The fact is, I've seen a lot of far better posts about the election from many people I view my literary betters. Check them out by reading my friends list before they scroll off. Of note is misia's excellent list of reasons why we shouldn't seriously consider bailing on the system or the country, my snarky IM client message about "learning to sing "O, Canada!" not withstanding.
The fact is, I'm a bit more sanguine about the election results then Michele, who is probably seriously depressed... no, strike the probably. She's depressed. And the temptation to succumb to some sort of political darkness does seem to have this overwhelming pull for those of us who think this would be the end of the world.
First off, after surviving 12 years of repugnant republican rule under the guise of Raygun and Bush the Elder I know how resilient the system really is. Everyone makes considerable hay of the gains made in congress, without realizing that the system was DESIGNED to produce gridlock -- you're not supposed to be able to make legislation willy nilly, and if, somehow, you succeed in doing so (*cough*patriotact*cough) the courts are designed to gut them before they do too much damage.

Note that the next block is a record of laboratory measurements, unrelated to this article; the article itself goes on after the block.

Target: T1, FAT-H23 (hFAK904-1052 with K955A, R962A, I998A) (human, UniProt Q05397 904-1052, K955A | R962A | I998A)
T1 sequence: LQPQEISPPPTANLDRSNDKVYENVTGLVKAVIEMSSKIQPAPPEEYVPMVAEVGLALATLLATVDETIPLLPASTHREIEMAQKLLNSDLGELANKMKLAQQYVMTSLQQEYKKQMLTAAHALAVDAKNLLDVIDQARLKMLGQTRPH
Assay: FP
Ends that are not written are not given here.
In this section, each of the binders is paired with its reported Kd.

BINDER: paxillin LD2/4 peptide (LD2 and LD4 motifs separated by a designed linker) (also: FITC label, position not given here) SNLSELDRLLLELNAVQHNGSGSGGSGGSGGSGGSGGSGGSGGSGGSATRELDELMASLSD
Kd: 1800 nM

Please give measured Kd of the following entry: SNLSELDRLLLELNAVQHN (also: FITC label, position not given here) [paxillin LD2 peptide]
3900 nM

That said, I have to agree with griffen's contention that a vote for Bush was a vote for bigotry and intolerance, and if one thinks that they can be a friend of the queer and a Bush supporter, they have another thing coming. It's akin to saying a german could vote for Hitler and still be a friend to the Jews... and yes, I did just compare our unesteemed leader with Hitler. If you think that's harsh, do a side by side comparison based on their use of torture, "preemptive" invasions, propaganda and bigotry as a political tool.
Oh, and no, I don't give credit for being a "lesser" evil. Saying we should be forgiven our techniques because we aren't killing as many, hurting as much, or whatever, is as disingenuous a statement as... well, I *hate* to totally geek out with a Star Trek reference, but you might recall the scene in "Insurrection" when Picard confronts a well-intentioned (as in "road to hell") admiral over his intent to forcefully relocate 300 people to steal their planets most valuable resource (literally a fountain of youth... a worthy corruptor if there ever was one!). He asks the not so rhetorical question "When is it wrong?" A thousand? A Million? A billion? How many people have to suffer and die, how many families have to be torn apart, lives destroyed, before we decide it's "wrong"?
In the meantime, I'm going to live my life under this one, undying credo: